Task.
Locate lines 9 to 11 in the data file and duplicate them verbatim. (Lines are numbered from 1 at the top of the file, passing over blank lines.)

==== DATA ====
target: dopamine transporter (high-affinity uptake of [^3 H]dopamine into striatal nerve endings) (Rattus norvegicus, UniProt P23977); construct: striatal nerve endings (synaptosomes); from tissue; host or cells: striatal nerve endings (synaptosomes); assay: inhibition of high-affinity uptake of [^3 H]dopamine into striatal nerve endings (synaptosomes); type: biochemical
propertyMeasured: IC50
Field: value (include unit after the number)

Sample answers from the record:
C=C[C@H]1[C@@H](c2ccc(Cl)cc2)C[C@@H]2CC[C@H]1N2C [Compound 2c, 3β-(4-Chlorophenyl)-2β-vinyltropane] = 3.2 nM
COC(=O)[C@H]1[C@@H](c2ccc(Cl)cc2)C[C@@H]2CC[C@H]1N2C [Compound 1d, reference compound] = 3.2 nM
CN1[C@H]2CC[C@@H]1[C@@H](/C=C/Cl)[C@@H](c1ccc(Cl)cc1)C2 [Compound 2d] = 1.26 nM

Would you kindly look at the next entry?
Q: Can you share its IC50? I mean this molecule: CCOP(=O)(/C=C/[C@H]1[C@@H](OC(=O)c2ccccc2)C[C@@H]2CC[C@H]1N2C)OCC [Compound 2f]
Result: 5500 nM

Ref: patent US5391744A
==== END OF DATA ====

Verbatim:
Q: Can you share its IC50? I mean this molecule: CCOP(=O)(/C=C/[C@H]1[C@@H](OC(=O)c2ccccc2)C[C@@H]2CC[C@H]1N2C)OCC [Compound 2f]
Result: 5500 nM

Ref: patent US5391744A